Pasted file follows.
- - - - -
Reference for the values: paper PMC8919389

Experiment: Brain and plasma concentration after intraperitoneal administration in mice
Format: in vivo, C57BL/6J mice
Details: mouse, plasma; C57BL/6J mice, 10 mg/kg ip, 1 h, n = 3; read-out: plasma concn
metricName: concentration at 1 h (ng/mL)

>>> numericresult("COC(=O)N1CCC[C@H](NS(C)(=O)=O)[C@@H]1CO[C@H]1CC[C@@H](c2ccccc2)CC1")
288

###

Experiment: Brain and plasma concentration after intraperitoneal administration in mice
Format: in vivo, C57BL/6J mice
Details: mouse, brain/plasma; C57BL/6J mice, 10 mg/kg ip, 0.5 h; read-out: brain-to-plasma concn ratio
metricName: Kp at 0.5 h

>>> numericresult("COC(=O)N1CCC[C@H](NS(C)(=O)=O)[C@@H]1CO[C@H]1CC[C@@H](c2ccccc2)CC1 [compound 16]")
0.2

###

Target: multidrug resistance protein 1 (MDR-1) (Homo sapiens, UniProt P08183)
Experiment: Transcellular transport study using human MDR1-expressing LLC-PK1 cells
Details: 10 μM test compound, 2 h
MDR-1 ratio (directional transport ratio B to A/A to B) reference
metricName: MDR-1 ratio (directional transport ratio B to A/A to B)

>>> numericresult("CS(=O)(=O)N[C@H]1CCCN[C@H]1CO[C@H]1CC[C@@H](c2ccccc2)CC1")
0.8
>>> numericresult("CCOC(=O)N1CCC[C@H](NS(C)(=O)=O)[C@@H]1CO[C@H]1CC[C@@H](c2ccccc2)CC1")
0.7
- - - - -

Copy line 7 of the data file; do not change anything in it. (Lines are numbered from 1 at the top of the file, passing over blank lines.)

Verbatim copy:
288